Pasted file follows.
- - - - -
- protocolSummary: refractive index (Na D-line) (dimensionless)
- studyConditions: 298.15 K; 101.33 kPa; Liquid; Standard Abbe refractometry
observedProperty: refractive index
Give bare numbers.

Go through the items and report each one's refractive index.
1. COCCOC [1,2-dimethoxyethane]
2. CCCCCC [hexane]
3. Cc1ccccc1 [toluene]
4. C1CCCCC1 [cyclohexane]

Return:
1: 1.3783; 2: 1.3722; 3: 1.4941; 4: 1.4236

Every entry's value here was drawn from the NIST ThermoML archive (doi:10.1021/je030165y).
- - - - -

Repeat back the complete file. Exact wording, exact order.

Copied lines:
- protocolSummary: refractive index (Na D-line) (dimensionless)
- studyConditions: 298.15 K; 101.33 kPa; Liquid; Standard Abbe refractometry
observedProperty: refractive index
Give bare numbers.

Go through the items and report each one's refractive index.
1. COCCOC [1,2-dimethoxyethane]
2. CCCCCC [hexane]
3. Cc1ccccc1 [toluene]
4. C1CCCCC1 [cyclohexane]

Return:
1: 1.3783; 2: 1.3722; 3: 1.4941; 4: 1.4236

Every entry's value here was drawn from the NIST ThermoML archive (doi:10.1021/je030165y).